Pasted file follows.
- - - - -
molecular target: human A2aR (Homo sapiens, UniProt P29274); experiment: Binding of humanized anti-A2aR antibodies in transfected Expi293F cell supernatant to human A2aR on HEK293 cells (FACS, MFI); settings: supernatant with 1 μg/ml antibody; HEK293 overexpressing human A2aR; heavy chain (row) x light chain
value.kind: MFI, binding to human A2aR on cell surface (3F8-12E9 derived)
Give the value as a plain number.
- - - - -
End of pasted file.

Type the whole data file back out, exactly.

molecular target: human A2aR (Homo sapiens, UniProt P29274); experiment: Binding of humanized anti-A2aR antibodies in transfected Expi293F cell supernatant to human A2aR on HEK293 cells (FACS, MFI); settings: supernatant with 1 μg/ml antibody; HEK293 overexpressing human A2aR; heavy chain (row) x light chain
value.kind: MFI, binding to human A2aR on cell surface (3F8-12E9 derived)
Give the value as a plain number.